donderdag 26 augustus 2010

Hoe werken ambtenaren eigenlijk?

Begin juli publiceerde Planets het Report on government practices in communication and preservation. Voorwaar interessante leeswaar!
Bart Ballaux, voorheen werkzaam bij het Nationaal Archief, nu bij het Gemeentearchief Rotterdam, heeft bij tien Nederlandse en zeven Vlaamse ministeries onderzocht hoe ambtenaren omgaan met en denken over communicatie, verslag leggen en archivering. Voor archiefinspecteurs zijn de conclusies niet verrassend en ik denk dat iedereen de beschreven situaties wel herkent, maar dat maakt het rapport niet minder interessant om te lezen.
Een bloemlezing met de meest opvallende constateringen.

Over vergaderingen:
Participants indicated that non-verbal communication is extremely significant in specific instances, for instance policy makers are very conscious of accents or wording in their work. In many types of meetings, such as exploration or fine tuning of policies between various partners, body language, but also small words that are not present in written communication are often relevant and have to be taken into account in future collaboration. p.15
Over e-mail:
One recurring issue with e-mail, not mentioned with any other channel of communication, was the feeling that some people were using e-mail to hand over a problem to someone else. p.17
Over social media:
Some communication channels like blogs and twitter were hardly ever valued as a means of communication between colleagues. Issues with trust and confidentiality were the main reasons not to use them actively. The role of these social media however was recognised in communication to the public and some interviewees saw a multitude of applications. p.19
Over documentcreatie:
One of the issues, implicitly raised in the interview was when and why civil servants create documents. We have already discussed it a bit in the paragraphs about communication, but it is important to stress in this context also, civil servants have a high degree of personal freedom. Rules apply, only to the so-called numbered or registered documents. All other documents are created on the initiative of the civil servant. p.22
Over een ambtenaar die geen rapporten schrijft, maar filmpjes maakt:
The one person preferred visual reporting: he made short movies to report issues and problems to his superiors. His philosophy emerged from the current evolution in society in which images are more appealing than (long) texts, especially so for the younger generations. His aim was to synthesise and clarify an issue in a short movie. This unconventional solution presented serious challenges for this individual, as his administration didn’t supply the necessary tools for his visual approach. Nevertheless, he insisted that his method was valued by senior management. p.21
Over bestandsnamen:
Three main issues, well known in archival science, arise: naming, version control and arrangement of documents in a folder based structure. Naming and version control may be the most trivial, but Dutch civil servants in particular (although some Flemish civil servants voiced problems too) seemed to have issues sticking to the agreed rules regarding naming electronic documents. p.22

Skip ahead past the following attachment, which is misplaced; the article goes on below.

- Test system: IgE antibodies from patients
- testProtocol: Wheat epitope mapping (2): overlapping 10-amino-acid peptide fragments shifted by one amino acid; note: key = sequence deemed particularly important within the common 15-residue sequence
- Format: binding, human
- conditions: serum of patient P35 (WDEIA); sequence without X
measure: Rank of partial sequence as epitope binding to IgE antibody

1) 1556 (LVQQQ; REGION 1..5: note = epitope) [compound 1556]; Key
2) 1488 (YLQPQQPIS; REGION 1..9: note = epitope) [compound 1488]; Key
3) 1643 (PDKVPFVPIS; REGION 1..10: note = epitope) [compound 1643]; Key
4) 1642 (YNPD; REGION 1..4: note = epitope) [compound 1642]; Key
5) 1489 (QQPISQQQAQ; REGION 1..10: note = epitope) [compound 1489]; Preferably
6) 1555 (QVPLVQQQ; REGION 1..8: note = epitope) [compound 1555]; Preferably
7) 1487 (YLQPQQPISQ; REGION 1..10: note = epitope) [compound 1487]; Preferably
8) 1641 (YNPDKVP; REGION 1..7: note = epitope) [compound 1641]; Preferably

Over intranet:
One source of information that frustrated many participants was the Intranet of their ministry. Searching in this resource was nothing less than a complete disaster, according to many. When looking for a document that should be on the Intranet, but could possibly also be available on the public website of the ministry, everyone invariably preferred to use a Google search approach on the public site, as the Intranet search engine was of inferior quality and the arrangement of information and documents on the Intranet was for many more of a mystery than an easy to browse refuge for employees. p.28
Over back-ups en archivering:
However, some civil servants were actively preserving old (electronic) records, on a personal basis. They created back-ups on a personal drive, or would make copies of e-mails and documents on CD’s or DVD’s. They considered this as a personal archive, for reference in case anything they had done, had to be accounted for. p.25
En tenslotte over DIV en semi-statische archieven:
Transferring files to the archives department of the ministry –a practice that is hardly occurring if persons interviewed are typical of government administrations– is another point when responsibility for and care of the files is transferred. Such transfers to archival divisions of the ministry may be rare as some participants pointed out that once transferred and processed by this archival division, documents and files were difficult to retrieve, as they were reorganised, renamed and placed in a hierarchy that was not meaningful to those who had transferred them. p.26
Ik heb nog hoop dat mijn collega een vergelijkbaar onderzoek gaat doen onder gemeente-ambtenaren, want ik vraag me af of een ministerie en een gemeente veel van elkaar verschillen op dit punt.

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